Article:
The label “alien” is nothing but alienating. And when coupled with “illegal,” it’s especially toxic. The words seep into the psyche, sometimes to the point of paralysis. They’re dehumanizing.

So does Joaquin Castro look like VERY familiar? Well get used to that face (two very trending politicians wear it with Brown Latino pride!)

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 Joaquin is the twin of Julian Castro, one of the candidates in the run for the Democratic presidential nomination. The brothers were born to a chicana political activist. That is why  social justice and human dignity runs in their blood. They are sort of a Latino Kennedy duo championing migrants rights! Yes, please.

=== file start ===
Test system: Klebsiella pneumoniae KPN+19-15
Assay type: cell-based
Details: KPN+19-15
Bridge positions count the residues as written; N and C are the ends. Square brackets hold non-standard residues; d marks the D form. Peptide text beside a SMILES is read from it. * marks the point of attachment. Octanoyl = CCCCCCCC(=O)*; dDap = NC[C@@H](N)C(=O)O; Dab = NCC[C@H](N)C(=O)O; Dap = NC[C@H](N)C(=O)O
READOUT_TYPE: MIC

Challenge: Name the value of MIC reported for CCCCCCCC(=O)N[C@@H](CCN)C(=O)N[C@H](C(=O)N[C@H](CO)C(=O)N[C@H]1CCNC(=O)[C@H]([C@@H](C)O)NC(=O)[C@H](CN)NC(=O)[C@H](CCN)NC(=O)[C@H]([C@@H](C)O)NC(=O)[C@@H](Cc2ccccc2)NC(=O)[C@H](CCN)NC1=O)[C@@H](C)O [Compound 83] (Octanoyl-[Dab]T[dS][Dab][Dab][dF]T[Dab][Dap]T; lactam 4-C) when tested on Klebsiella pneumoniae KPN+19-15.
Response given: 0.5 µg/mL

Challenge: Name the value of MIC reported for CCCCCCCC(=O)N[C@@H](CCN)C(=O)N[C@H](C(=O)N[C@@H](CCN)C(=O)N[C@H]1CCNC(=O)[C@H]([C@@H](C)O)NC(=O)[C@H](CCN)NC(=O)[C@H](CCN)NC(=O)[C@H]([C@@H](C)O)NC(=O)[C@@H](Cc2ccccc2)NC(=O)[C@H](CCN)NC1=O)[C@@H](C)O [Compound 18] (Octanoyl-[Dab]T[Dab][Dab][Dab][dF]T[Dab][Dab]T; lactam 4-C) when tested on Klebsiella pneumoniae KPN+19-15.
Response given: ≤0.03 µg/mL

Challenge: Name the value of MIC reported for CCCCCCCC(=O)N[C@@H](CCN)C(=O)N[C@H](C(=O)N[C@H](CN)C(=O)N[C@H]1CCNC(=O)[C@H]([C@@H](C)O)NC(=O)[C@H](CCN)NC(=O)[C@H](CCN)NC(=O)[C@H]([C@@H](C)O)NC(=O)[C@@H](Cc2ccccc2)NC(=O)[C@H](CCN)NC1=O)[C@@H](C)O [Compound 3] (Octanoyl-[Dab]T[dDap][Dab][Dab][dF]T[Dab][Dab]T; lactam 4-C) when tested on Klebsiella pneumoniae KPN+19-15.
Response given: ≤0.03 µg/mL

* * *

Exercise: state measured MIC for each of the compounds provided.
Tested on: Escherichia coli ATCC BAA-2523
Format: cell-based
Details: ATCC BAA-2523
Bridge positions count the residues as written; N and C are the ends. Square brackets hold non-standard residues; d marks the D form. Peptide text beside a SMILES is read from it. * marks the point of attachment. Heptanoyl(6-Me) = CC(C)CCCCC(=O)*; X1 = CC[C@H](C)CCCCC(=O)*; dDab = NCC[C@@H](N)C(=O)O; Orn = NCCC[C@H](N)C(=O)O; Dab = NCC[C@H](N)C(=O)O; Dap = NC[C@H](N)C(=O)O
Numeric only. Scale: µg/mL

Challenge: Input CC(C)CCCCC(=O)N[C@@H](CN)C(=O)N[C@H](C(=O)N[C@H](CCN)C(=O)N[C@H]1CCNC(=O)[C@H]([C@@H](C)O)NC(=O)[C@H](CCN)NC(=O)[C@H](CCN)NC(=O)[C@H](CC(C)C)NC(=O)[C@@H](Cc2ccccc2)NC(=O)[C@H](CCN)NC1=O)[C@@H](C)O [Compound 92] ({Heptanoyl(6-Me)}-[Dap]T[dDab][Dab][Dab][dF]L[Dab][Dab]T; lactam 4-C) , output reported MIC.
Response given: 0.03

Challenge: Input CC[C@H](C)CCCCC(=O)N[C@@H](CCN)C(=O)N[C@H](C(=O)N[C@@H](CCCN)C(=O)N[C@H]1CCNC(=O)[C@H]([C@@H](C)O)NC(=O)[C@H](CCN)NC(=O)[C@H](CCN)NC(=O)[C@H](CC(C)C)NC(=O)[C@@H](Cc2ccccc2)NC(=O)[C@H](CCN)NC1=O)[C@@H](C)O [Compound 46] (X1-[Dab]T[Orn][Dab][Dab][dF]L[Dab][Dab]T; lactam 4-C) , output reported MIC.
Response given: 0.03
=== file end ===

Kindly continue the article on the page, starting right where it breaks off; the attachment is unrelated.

BTW, Castro has a long history of fighting for migrant rights, of course

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Joaquin Castro was born in 1974, so he is a pretty young politician at just 44 years of age. As we said, his family was politically active from a very early age, so it is no surprise that migration is on top of his legislative agenda. Depending on how his brother Julian does in the Democratic primary (our prediction is that he will get better recognition in mainstream politics, but it is a long shot for him), the Castro twins could either become an important part of the new administration or a fierce opposition to a second Trump term (oh, we hate to say this but we might need to consider the possibility that this might actually happening). 

And he is no fan of POTUS.